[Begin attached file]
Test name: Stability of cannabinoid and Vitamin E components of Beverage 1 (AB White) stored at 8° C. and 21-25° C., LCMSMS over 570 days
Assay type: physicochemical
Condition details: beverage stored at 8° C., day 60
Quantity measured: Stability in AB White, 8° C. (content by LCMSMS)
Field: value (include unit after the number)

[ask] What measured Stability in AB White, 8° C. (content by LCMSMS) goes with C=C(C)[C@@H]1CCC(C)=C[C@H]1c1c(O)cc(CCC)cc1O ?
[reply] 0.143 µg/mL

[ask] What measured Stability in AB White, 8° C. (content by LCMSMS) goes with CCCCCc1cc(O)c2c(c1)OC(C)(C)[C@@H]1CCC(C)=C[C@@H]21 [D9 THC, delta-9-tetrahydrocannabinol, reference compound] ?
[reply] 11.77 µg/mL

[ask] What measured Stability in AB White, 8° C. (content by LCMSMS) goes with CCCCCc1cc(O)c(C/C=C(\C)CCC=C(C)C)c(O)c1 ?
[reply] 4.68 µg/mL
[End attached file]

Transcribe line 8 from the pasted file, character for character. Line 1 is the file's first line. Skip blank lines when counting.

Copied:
[ask] What measured Stability in AB White, 8° C. (content by LCMSMS) goes with CCCCCc1cc(O)c2c(c1)OC(C)(C)[C@@H]1CCC(C)=C[C@@H]21 [D9 THC, delta-9-tetrahydrocannabinol, reference compound] ?